“The notion of closing a prison at this point in the history of our criminal justice system in California, frankly, is a reckless idea,” said Ron Lawrence, president of the California Police Chiefs Association. Closing a prison could lead to more prison overcrowding and homelessness, he said, and put greater strain on county jails and police.
Newsom has long decried what he calls over-incarceration, and has emphasized alternatives to imprisonment with a focus on rehabilitation. But, Lawrence contends that closing state facilities will only lead to criminals being released and not rehabilitated.
“I arrest somebody here in my city, maybe for battery or maybe it’s for vandalism, or maybe it’s for burglary,” said Lawrence, who serves as police chief in Sacramento County’s Citrus Heights. “I take them to [the county] jail, but because the jail is full … the jail turns around and bounces them out.”
There’s even a disincentive for city police to book criminals because every time one of his officers does, Lawrence has to pay the county sheriff’s office a few hundred dollars—just to see them back out on the streets all too soon.
“If I know that they are going to turn around and release somebody, and I’m going to get charged in my city budget, I might as well release them myself,” he said.
This situation is the result of prison reforms that have already happened over the last several years in the state, Lawrence said. The reforms have offloaded the burden of overcrowding down to the county level. And he fears Newsom’s plans—revealed in a video interview by the Fresno Bee editorial board on criminal justice reform—would aggravate the problem.
Newsom said that he would like to close one of California’s 34 state prisons, although he didn’t specify which one. He had already decided in October 2019 to phase out all privately-owned state prisons. Those hold a smaller population of prisoners than larger state-owned prisons. Private prisons accounted for about 1,200 of the state’s total 124,000 prisoners in December 2019. By contrast the state prison San Quentin holds 4,200 inmates.
“I would like to see, in my lifetime and hopefully my tenure, that we shut down a state prison,” Newsom said. “But you can’t do that flippantly. And, you can’t do that without the support of the unions, support of these communities, the staff, and that requires an alternative that can meet everyone’s needs and desires.”
Newsom said the 10 to 20 hours a week his office spends on deciding whether or not to release inmates on parole, has been a source of inspiration for prison reform.
“There have been moments knowing that the decision we made of freedom was also a sentence of death,” said Newsom. Many prisoners put on parole have no resources to thrive or even survive after their release, he said. He blamed this on the failure of the prison system, which he said lacks effective rehabilitation.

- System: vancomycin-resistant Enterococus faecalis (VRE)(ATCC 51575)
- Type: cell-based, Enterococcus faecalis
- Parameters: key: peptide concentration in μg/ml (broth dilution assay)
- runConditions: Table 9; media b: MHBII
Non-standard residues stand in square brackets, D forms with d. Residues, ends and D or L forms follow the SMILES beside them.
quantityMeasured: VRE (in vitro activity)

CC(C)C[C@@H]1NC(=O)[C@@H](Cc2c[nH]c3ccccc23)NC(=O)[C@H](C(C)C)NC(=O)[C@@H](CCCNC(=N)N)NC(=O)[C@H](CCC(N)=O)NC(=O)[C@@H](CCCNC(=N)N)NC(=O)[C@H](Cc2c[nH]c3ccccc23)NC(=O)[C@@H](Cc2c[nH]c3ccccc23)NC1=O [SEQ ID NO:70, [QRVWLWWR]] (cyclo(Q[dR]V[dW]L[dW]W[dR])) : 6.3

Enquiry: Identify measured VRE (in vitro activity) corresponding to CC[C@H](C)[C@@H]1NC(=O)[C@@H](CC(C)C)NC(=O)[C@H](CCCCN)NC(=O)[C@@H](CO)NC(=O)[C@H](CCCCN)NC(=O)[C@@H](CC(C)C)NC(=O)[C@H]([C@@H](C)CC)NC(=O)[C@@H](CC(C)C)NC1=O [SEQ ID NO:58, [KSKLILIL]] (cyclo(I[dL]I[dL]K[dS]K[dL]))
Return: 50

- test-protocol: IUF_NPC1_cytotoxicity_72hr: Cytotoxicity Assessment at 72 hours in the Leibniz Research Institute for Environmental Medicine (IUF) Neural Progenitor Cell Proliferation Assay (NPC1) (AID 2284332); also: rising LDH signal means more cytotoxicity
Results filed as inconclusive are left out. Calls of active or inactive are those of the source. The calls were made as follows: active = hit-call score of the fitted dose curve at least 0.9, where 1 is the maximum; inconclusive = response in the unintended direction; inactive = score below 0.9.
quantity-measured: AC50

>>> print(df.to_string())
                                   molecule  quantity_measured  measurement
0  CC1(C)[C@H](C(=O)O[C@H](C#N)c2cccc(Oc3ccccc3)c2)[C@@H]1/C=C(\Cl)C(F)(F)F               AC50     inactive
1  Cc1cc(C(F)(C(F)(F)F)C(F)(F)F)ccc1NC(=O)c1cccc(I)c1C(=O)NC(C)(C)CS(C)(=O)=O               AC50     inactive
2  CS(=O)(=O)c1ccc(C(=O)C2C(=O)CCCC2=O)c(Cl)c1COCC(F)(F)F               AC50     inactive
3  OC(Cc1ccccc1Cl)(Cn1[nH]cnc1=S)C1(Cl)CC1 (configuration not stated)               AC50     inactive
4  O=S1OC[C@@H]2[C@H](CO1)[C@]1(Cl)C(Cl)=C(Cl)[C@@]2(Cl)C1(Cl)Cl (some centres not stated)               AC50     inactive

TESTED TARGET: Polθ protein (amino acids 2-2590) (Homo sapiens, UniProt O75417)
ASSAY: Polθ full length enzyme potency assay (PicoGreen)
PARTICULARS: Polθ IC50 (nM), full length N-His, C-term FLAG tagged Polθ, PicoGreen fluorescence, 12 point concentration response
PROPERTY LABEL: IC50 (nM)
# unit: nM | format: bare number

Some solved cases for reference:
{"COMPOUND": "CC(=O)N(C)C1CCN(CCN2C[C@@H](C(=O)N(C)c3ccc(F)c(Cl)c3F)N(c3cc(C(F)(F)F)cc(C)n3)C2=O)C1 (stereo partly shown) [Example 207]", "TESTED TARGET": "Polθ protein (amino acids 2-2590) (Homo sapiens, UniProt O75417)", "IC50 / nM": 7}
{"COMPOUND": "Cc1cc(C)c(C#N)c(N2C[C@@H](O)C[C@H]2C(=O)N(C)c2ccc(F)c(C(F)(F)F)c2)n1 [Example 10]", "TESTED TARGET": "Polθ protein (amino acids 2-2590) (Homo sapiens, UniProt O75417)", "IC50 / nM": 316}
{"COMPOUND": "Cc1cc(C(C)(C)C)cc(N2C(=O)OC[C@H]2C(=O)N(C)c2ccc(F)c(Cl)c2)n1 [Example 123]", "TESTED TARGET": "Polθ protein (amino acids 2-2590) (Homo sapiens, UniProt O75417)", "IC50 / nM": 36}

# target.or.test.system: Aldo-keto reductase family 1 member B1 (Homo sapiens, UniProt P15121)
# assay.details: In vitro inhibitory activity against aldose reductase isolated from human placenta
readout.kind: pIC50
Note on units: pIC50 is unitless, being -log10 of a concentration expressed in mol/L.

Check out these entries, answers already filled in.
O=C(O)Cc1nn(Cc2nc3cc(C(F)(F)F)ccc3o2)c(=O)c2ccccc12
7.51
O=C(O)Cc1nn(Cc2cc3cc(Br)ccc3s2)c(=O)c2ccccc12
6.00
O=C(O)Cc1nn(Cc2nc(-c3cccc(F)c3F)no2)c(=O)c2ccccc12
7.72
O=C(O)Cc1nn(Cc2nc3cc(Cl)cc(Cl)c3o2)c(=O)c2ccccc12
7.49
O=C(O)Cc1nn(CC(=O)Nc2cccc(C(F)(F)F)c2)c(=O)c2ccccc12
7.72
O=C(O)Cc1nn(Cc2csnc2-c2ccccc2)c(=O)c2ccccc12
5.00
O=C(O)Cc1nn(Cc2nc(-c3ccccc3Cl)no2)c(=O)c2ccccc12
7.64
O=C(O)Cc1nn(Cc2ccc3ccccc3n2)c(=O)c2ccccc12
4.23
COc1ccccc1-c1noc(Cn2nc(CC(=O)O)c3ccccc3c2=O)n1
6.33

One alternative to incarceration has been the state’s 43 Fire Camps. These are minimum-security facilities where male inmates receive emergency response training and work to fight fires and protect against floods during emergencies. They also perform other community services. About 3,000 inmates are currently at these camps.
A History of Overcrowding
In 2009, when the state’s inmate population had reached 180 percent of the prison system’s design capacity, many inmates were not receiving routine medical and mental health care.
A federal court ordered the state to reduce its inmate population to 137.5 percent of capacity, a decision upheld by the Supreme Court in 2011. That year, state lawmakers passed the Public Safety Realignment initiative, which saw the move of many state inmates to county jails.
Instead of building a new state prison to reduce overcrowding, realignment meant moving “bad actors and hardcore criminals” from state prisons to county jails, Lawrence said.
“Ask any county sheriff in the state, and they will tell you that the violence rate and criminal sophistication in their county jails have exponentially increased,” he said.
County jails were designed to hold inmates for up to one year—not more, Lawrence said. “But now … you’ve got prisoners in county jail systems for years on end. So, it’s a totally different climate.”
He questions why the state stopped at 137.5 percent capacity in its mandate. “The 137.5 percent of capacity, I’ve never understood,” Lawrence said. “Why isn’t it 100 percent?”
The state has achieved 134.7 percent, exceeding the mandate but falling far short of the capacity the prisons were designed to handle.
Budget and Targets
Newsom said in his conversation with the Fresno Bee that he is proposing $75 million in his 2020–21 budget to support reforms in county jails. That may alleviate some of the additional strain if a state prison is closed.
While he didn’t mention cost savings as the rationale behind shutting one down, funding has been the focal point of many similar discussions in years past. The cost of housing a single inmate in state prison averages about $81,000 a year in California.
Twenty years ago, legislators grappled with the notion of selling high-security San Quentin State Prison to real estate developers for an estimated $2 billion, given its waterfront view on San Francisco Bay. But a more likely target for Newsom is the medium-security California Rehabilitation Center (CRC) in Norco, said Matt Cate, a former CDCR secretary who is now a consultant, in an interview with the Sacramento Bee.
The CRC, deemed to be in a state of disrepair and slated for closure in 2012, currently holds about 3,300 inmates. But, according to Reuters, it remained open to ease crowding in the state prison system.